I am sorry that you have encountered people who don't listen to you. It must be so frustrating being surrounded by people who don't understand you or even hear your side. But you have so much compassion on people you feel are oppressed, you are able to have compassion and love for people who you feel are ignorant too. But the key is love. It is easier to love certain people, but when you love people who are hard to love you can break down strongholds. And remember, don't project what you are trying to reject--intolerance.
    Cinnamon-mom

    Answer by Cinnamon-mom at 4:27 PM on Dec. 27, 2009

  • I agree with Cinnamon-mom
    Tes...Jacksmami

    Answer by Tes...Jacksmami at 4:30 PM on Dec. 27, 2009

  • I have to reach way deep down inside of myself...and remind myself that in order to have truly learned from the intolerance, that I must be tolerant. I must be understanding, and hopefully someone who can open anothers mind with my patience.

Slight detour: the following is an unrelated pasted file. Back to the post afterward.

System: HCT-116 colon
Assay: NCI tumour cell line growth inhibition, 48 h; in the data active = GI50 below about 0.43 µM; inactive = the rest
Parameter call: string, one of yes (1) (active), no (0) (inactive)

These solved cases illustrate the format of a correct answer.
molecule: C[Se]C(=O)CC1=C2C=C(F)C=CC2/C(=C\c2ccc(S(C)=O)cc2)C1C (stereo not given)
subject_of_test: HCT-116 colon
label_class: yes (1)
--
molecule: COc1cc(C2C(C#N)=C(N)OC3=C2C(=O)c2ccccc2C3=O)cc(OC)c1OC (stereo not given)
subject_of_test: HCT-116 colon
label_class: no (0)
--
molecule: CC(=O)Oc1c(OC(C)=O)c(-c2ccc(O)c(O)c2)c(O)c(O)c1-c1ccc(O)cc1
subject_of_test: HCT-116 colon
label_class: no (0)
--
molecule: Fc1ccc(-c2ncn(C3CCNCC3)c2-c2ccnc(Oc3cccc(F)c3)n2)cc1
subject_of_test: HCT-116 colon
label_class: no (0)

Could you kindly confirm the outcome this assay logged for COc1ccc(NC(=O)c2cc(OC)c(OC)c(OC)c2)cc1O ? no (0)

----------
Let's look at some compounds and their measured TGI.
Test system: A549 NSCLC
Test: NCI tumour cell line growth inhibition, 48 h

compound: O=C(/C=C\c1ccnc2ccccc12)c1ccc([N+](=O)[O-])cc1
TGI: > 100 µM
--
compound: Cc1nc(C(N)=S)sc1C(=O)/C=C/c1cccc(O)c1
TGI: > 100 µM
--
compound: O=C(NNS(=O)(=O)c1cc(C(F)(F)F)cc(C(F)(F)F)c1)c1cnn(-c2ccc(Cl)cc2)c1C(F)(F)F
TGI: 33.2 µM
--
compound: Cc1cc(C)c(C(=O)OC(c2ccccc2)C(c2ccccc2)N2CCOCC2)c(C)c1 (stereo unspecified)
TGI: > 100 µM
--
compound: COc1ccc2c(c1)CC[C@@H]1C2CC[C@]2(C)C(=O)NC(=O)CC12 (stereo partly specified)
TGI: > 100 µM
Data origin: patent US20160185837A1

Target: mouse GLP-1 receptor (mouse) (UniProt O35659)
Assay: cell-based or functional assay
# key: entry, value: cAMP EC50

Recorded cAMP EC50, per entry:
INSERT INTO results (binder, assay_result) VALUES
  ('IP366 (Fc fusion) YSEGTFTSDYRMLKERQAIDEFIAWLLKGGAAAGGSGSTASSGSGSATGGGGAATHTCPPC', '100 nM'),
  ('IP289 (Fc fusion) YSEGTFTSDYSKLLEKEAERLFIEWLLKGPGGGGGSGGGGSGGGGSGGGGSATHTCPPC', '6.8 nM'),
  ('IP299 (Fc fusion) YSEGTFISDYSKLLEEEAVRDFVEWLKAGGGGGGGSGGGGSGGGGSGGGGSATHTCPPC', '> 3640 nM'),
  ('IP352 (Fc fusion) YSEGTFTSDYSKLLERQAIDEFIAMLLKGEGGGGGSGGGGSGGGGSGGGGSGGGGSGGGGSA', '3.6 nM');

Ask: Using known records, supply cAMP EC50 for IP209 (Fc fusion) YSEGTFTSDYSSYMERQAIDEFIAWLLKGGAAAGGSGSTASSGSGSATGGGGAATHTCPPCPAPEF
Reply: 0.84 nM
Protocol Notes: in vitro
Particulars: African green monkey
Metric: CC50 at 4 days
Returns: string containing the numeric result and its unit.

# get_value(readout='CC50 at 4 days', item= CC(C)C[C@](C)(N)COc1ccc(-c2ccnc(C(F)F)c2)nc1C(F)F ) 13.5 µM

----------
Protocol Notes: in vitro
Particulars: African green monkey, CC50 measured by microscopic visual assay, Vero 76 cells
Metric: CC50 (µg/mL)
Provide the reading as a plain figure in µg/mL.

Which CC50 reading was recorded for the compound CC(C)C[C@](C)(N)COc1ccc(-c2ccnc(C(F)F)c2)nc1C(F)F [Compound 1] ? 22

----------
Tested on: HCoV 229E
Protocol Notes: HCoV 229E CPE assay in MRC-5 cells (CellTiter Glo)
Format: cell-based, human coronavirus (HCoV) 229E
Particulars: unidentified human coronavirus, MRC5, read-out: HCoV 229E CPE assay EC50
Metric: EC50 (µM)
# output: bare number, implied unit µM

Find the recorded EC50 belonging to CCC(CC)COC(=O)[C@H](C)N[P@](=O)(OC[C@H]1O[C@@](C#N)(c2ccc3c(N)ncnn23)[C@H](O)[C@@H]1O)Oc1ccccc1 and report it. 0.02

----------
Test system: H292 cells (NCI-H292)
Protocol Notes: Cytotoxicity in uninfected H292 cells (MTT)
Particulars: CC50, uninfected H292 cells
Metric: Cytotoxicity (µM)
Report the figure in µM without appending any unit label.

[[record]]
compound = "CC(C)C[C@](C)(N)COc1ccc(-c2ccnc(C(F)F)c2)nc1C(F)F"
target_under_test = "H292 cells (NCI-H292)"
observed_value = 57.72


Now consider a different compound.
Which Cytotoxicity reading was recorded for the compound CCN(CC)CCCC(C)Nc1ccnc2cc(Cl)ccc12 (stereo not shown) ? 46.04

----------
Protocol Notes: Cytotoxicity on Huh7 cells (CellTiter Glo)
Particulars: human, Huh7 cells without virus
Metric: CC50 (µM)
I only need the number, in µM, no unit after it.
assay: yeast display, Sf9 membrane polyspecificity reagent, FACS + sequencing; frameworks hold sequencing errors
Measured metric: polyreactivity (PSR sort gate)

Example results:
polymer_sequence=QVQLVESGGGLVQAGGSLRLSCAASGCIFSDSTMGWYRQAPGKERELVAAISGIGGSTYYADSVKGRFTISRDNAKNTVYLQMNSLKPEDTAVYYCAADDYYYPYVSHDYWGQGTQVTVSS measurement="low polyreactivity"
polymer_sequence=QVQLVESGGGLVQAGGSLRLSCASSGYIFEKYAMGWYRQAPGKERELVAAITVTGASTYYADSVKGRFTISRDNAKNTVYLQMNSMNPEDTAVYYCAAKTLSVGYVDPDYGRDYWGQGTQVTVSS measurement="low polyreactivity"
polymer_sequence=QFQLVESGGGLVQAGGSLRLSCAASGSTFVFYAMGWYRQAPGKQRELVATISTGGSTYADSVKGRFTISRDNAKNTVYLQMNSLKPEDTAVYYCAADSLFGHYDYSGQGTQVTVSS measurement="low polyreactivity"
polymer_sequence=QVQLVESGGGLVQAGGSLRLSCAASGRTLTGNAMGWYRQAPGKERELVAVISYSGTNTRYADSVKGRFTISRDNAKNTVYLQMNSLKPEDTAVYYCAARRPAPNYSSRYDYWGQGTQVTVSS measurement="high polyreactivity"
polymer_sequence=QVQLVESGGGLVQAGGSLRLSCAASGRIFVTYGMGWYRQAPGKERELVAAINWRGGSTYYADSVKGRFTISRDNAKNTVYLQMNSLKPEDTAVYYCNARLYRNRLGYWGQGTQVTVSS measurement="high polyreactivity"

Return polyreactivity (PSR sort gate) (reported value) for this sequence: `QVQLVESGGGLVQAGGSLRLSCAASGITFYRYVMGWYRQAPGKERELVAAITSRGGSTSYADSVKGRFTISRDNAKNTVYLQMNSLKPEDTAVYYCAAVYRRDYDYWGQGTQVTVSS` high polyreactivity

I do not wish to be like the intolerance that I see around me. I want to be better than that as a human being.
    sahmamax2

    Answer by sahmamax2 at 4:36 PM on Dec. 27, 2009

  • How I deal with it is kind of tough to put into words. It starts long before I'm even in the situation, and when I am in the middle of it, my actions and words change depending on what's actually going on. I try to be proactive as much as possible so I'm not taken off guard. I'm less likely to feel defensive that way. I meditate on things that bother me and read a LOT so that I'm informed about other religion, psychology, human behavior, etc. In the moment, I try not to judge and just listen. I remind myself that don't *have* to react. I can choose not to. I try to pay attention to what I'm feeling without judging myself for it. When all else fails, I quote Thich Nhat Hanh in my head. That usually does the trick for me. (Works for when my kids are getting to me to!)